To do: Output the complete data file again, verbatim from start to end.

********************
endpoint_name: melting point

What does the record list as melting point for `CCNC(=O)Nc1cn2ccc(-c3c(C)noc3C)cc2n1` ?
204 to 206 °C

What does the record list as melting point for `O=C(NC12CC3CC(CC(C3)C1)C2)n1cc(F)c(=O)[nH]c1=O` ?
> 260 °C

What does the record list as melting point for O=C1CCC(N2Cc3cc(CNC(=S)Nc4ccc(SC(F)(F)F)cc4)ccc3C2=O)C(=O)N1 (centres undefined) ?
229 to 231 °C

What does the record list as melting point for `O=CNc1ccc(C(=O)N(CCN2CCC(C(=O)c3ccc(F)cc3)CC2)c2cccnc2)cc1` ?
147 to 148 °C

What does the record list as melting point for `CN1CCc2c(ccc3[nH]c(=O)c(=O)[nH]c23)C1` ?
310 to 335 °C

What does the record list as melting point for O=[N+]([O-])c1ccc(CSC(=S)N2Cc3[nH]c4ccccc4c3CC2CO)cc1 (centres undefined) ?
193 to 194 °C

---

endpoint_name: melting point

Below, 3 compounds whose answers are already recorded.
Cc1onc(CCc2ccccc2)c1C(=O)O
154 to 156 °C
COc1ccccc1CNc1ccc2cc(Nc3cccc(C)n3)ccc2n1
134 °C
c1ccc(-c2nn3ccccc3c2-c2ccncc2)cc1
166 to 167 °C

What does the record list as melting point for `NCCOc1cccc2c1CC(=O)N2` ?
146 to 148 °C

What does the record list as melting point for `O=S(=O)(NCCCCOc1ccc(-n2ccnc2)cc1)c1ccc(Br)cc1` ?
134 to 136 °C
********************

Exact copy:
endpoint_name: melting point

What does the record list as melting point for `CCNC(=O)Nc1cn2ccc(-c3c(C)noc3C)cc2n1` ?
204 to 206 °C

What does the record list as melting point for `O=C(NC12CC3CC(CC(C3)C1)C2)n1cc(F)c(=O)[nH]c1=O` ?
> 260 °C

What does the record list as melting point for O=C1CCC(N2Cc3cc(CNC(=S)Nc4ccc(SC(F)(F)F)cc4)ccc3C2=O)C(=O)N1 (centres undefined) ?
229 to 231 °C

What does the record list as melting point for `O=CNc1ccc(C(=O)N(CCN2CCC(C(=O)c3ccc(F)cc3)CC2)c2cccnc2)cc1` ?
147 to 148 °C

What does the record list as melting point for `CN1CCc2c(ccc3[nH]c(=O)c(=O)[nH]c23)C1` ?
310 to 335 °C

What does the record list as melting point for O=[N+]([O-])c1ccc(CSC(=S)N2Cc3[nH]c4ccccc4c3CC2CO)cc1 (centres undefined) ?
193 to 194 °C

---

endpoint_name: melting point

Below, 3 compounds whose answers are already recorded.
Cc1onc(CCc2ccccc2)c1C(=O)O
154 to 156 °C
COc1ccccc1CNc1ccc2cc(Nc3cccc(C)n3)ccc2n1
134 °C
c1ccc(-c2nn3ccccc3c2-c2ccncc2)cc1
166 to 167 °C

What does the record list as melting point for `NCCOc1cccc2c1CC(=O)N2` ?
146 to 148 °C

What does the record list as melting point for `O=S(=O)(NCCCCOc1ccc(-n2ccnc2)cc1)c1ccc(Br)cc1` ?
134 to 136 °C